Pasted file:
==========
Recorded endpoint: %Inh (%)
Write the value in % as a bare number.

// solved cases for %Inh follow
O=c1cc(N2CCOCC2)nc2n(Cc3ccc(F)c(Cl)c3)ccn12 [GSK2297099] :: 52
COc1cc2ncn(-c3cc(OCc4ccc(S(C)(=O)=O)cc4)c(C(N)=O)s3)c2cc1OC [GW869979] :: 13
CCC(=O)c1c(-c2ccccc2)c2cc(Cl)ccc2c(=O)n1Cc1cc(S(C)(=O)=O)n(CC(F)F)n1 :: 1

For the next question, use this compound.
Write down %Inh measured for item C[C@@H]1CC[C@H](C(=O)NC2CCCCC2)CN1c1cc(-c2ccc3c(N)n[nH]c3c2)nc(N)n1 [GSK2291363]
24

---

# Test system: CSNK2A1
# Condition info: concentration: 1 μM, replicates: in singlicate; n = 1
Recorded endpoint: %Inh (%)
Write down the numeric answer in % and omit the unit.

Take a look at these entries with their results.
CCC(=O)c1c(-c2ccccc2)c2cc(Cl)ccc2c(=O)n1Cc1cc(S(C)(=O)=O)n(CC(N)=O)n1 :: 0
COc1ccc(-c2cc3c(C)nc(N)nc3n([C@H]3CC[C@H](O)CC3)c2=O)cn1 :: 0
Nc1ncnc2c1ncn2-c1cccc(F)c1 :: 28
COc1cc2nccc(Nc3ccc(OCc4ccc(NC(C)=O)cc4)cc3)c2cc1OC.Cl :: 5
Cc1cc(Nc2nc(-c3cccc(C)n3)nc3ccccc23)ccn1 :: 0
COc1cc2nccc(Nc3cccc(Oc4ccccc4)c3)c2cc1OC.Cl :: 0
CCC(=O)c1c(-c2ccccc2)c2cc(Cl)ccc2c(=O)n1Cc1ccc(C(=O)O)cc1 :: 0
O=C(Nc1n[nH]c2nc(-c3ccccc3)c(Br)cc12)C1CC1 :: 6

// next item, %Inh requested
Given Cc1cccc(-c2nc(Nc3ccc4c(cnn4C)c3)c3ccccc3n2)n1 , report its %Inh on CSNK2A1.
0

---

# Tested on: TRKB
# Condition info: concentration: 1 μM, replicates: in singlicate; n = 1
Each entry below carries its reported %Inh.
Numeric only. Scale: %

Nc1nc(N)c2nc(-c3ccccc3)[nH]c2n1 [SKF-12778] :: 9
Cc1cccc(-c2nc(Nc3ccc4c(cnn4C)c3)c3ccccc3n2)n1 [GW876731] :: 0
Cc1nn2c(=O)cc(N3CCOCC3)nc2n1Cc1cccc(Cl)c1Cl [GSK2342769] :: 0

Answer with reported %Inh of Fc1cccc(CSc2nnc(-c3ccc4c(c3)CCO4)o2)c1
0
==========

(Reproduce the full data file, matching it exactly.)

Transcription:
Recorded endpoint: %Inh (%)
Write the value in % as a bare number.

// solved cases for %Inh follow
O=c1cc(N2CCOCC2)nc2n(Cc3ccc(F)c(Cl)c3)ccn12 [GSK2297099] :: 52
COc1cc2ncn(-c3cc(OCc4ccc(S(C)(=O)=O)cc4)c(C(N)=O)s3)c2cc1OC [GW869979] :: 13
CCC(=O)c1c(-c2ccccc2)c2cc(Cl)ccc2c(=O)n1Cc1cc(S(C)(=O)=O)n(CC(F)F)n1 :: 1

For the next question, use this compound.
Write down %Inh measured for item C[C@@H]1CC[C@H](C(=O)NC2CCCCC2)CN1c1cc(-c2ccc3c(N)n[nH]c3c2)nc(N)n1 [GSK2291363]
24

---

# Test system: CSNK2A1
# Condition info: concentration: 1 μM, replicates: in singlicate; n = 1
Recorded endpoint: %Inh (%)
Write down the numeric answer in % and omit the unit.

Take a look at these entries with their results.
CCC(=O)c1c(-c2ccccc2)c2cc(Cl)ccc2c(=O)n1Cc1cc(S(C)(=O)=O)n(CC(N)=O)n1 :: 0
COc1ccc(-c2cc3c(C)nc(N)nc3n([C@H]3CC[C@H](O)CC3)c2=O)cn1 :: 0
Nc1ncnc2c1ncn2-c1cccc(F)c1 :: 28
COc1cc2nccc(Nc3ccc(OCc4ccc(NC(C)=O)cc4)cc3)c2cc1OC.Cl :: 5
Cc1cc(Nc2nc(-c3cccc(C)n3)nc3ccccc23)ccn1 :: 0
COc1cc2nccc(Nc3cccc(Oc4ccccc4)c3)c2cc1OC.Cl :: 0
CCC(=O)c1c(-c2ccccc2)c2cc(Cl)ccc2c(=O)n1Cc1ccc(C(=O)O)cc1 :: 0
O=C(Nc1n[nH]c2nc(-c3ccccc3)c(Br)cc12)C1CC1 :: 6

// next item, %Inh requested
Given Cc1cccc(-c2nc(Nc3ccc4c(cnn4C)c3)c3ccccc3n2)n1 , report its %Inh on CSNK2A1.
0

---

# Tested on: TRKB
# Condition info: concentration: 1 μM, replicates: in singlicate; n = 1
Each entry below carries its reported %Inh.
Numeric only. Scale: %

Nc1nc(N)c2nc(-c3ccccc3)[nH]c2n1 [SKF-12778] :: 9
Cc1cccc(-c2nc(Nc3ccc4c(cnn4C)c3)c3ccccc3n2)n1 [GW876731] :: 0
Cc1nn2c(=O)cc(N3CCOCC3)nc2n1Cc1cccc(Cl)c1Cl [GSK2342769] :: 0

Answer with reported %Inh of Fc1cccc(CSc2nnc(-c3ccc4c(c3)CCO4)o2)c1
0